The Education Department did not respond to requests to interview Zais or Viana for this story.

Scrapping OELA could prompt state agencies to merge or abandon their ELL offices, Hakuta said.

“Especially in states where English-learners are likely to kind of slip out of the radar screen ... that would be a negative because you’ll basically lose a voice and expertise in that area.”

A version of this article appeared in the June 20, 2018 edition of Education Week as DeVos Warned of Harm to ELLs If She Scraps Federal Office

Events

This content is provided by our sponsor. It is not written by and does not necessarily reflect the views of Education Week's editorial staff.
Sponsor
Student Well-Being Webinar
A Whole Child Approach to Supporting Positive Student Behavior 
To improve student behavior, it’s important to look at the root causes. Social-emotional learning may play a preventative role.

A whole child approach can proactively support positive student behaviors.

Join this webinar to learn how.
Content provided by Panorama
Recruitment & Retention Live Online Discussion A Seat at the Table: Why Retaining Education Leaders of Color Is Key for Student Success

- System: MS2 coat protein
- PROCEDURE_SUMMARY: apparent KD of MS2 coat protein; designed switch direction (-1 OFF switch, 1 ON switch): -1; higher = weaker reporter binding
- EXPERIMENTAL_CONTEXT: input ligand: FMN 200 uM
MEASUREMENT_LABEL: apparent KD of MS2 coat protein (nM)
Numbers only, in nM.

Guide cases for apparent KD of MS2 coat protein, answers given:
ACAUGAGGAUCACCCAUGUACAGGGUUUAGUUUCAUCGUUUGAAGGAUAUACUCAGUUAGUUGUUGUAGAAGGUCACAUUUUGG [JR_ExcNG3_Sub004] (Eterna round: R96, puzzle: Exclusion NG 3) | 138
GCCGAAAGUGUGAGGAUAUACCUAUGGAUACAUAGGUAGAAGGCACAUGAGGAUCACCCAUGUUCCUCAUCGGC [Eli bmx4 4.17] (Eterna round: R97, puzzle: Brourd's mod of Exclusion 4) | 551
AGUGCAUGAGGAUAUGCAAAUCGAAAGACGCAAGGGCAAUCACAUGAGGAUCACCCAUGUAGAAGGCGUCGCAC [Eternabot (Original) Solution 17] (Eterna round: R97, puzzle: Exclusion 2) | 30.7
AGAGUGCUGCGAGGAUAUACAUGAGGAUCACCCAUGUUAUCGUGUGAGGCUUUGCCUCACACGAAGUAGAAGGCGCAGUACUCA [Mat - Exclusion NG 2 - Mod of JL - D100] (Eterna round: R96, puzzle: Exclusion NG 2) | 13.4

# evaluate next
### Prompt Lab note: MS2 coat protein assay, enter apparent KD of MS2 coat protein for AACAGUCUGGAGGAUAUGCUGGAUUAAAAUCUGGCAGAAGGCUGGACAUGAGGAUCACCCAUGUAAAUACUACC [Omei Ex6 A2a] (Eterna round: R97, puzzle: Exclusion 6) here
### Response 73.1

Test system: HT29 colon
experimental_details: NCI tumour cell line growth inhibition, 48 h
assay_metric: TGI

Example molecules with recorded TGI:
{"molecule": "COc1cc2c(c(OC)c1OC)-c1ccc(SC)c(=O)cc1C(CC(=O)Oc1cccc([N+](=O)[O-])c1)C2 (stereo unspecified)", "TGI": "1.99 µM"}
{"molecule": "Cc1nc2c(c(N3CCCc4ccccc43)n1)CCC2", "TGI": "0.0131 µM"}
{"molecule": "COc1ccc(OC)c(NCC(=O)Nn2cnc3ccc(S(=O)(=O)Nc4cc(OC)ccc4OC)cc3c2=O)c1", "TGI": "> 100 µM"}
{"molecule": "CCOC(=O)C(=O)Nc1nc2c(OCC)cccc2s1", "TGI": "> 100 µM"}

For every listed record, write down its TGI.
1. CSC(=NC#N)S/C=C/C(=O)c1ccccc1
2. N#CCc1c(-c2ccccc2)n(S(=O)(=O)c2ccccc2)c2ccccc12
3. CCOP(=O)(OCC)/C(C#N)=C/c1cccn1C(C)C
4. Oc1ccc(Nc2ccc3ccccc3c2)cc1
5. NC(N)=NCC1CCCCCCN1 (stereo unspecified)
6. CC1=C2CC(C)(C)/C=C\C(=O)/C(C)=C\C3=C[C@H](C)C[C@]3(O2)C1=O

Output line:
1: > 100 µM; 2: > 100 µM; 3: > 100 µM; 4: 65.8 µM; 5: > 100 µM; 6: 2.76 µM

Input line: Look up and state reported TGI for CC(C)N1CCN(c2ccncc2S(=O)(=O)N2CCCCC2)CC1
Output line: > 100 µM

Today, in the United States roughly 53 percent of our public school students are young people of color, while approximately 80 percent of the educators who lead their classrooms, schools, and districts are white. Racial
Jobs January 2022 Virtual Career Fair for Teachers and K-12 Staff
Find teaching jobs and other jobs in K-12 education at the EdWeek Top School Jobs virtual career fair.

EdWeek Top School Jobs

Teacher Jobs
Search over ten thousand teaching jobs nationwide — elementary, middle, high school and more.
View Jobs
Principal Jobs
Find hundreds of jobs for principals, assistant principals, and other school leadership roles.
View Jobs
Administrator Jobs
Over a thousand district-level jobs: superintendents, directors, more.
View Jobs
Support Staff Jobs
Search thousands of jobs, from paraprofessionals to counselors and more.
View Jobs

Read Next

Equity & Diversity From Our Research Center Do Educators Think Critical Race Theory Should Be Taught in Class? We Asked